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This article uses Submission’s political plot as a trigger to analyze the political and spiritual situation in France. Following the traditionalist theories of René Guénon, Houellebecq’s main focus is the decay of the republican left, and of secular modernity in general. Like Guénon himself, Submission finds Islam to be a response. Using articles and interviews of Houellebecq since 2015, this chapter claims that he in fact believes in a possible national Catholic renaissance and, against all odds, believes in a reversal of the plot of Submission. That means that Muslims would accept being recognized as a minority religion in France only under a dominant national Catholic state. Houellebecq’s dystopian alternatives are a democratic liberal state clashing violently against Islam rather than surrendering to it, and an authoritarian national Catholic state as the only type of state equipped with the tools to accommodate and subvert Islam by making it recognized second-class religion, rather than waging a civil war against it.

In: Michel Houellebecq, the Cassandra of Freedom


This article argues that parallel to and accompanying the populist backlash tormenting Western democratic societies, a new discourse has emerged to compete with liberal pluralism, progressive multiculturalism, and the ideology of universal human rights. It is a discourse running contrary to the positions expected of the exclusionist right. Rather than originating in a vulgar national-populist reaction against liberal democracy and minority rights, this competing perspective comes from an almost paradoxical synthesis of prefascist ideas developed in the early 20th century and current pro-diversity and anticolonialist theories.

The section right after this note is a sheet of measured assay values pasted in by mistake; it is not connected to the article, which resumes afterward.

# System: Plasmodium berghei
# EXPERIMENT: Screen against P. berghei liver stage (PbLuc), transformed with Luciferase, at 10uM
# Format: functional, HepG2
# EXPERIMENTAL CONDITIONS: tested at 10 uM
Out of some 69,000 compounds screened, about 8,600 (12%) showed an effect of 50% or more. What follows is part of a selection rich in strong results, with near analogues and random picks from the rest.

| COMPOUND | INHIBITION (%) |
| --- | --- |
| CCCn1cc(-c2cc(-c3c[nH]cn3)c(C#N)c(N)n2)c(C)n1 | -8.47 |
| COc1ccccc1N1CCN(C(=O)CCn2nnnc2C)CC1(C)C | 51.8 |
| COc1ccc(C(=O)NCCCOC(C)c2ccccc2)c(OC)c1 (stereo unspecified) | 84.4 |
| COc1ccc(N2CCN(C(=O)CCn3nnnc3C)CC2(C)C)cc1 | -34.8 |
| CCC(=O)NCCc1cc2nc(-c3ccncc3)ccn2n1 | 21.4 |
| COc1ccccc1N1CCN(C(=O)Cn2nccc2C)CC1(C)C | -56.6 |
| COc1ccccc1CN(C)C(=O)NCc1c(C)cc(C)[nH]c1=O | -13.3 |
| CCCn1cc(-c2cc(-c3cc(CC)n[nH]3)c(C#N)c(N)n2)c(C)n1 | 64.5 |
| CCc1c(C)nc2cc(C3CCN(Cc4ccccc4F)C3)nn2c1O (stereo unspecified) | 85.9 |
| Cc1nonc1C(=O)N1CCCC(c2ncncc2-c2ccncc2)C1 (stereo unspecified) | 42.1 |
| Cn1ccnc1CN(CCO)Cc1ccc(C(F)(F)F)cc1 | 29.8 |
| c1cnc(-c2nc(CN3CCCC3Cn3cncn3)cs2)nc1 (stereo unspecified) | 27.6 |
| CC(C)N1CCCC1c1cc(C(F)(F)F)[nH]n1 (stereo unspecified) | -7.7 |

In attempting to understand this perplexing ideological conjuncture, it can help to follow the ideological evolution of the French writer and ideologue of the French and European new right, Alain de Benoist. The ideas he developed in the 1980s and 1990s, and expanded in recent years, have contributed to synthesizing an ideological trend that is becoming central in the current debate on the populist backlash in Western democratic societies – right-wing postcolonialism. While de Benoist was not alone in this, he was one of the first to introduce and weaponize the discourse of the Weimar Conservative Revolution as a theory of emancipation for both Western repressed identities as for Third-World ones.

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In: Comparative Political Theory
On 7 January 2015, the day of the murderous attack on the offices of the Paris satirical weekly Charlie Hebdo, the cover of the current issue showed a drunken Michel Houellebecq in a wizard’s cap making two prophecies: “In 2016 I will lose my teeth. In 2022 I will observe Ramadan.” Houellebecq had previously described Islam as “the stupidest of religions.” But on that day, as terrorists sought to bring the justice of Islam to blasphemers for whom Michel Houellebecq was insufficiently anti-Islamic, Houellebecq’s novel Submission, depicting the democratic conquest of France by the Muslim Brotherhood, was published by Flammarion. In this collection, an international cast of authorities on politics and literature discuss the meaning and unprecedented impact of Michel Houellebecq’s Submission.
In: Michel Houellebecq, the Cassandra of Freedom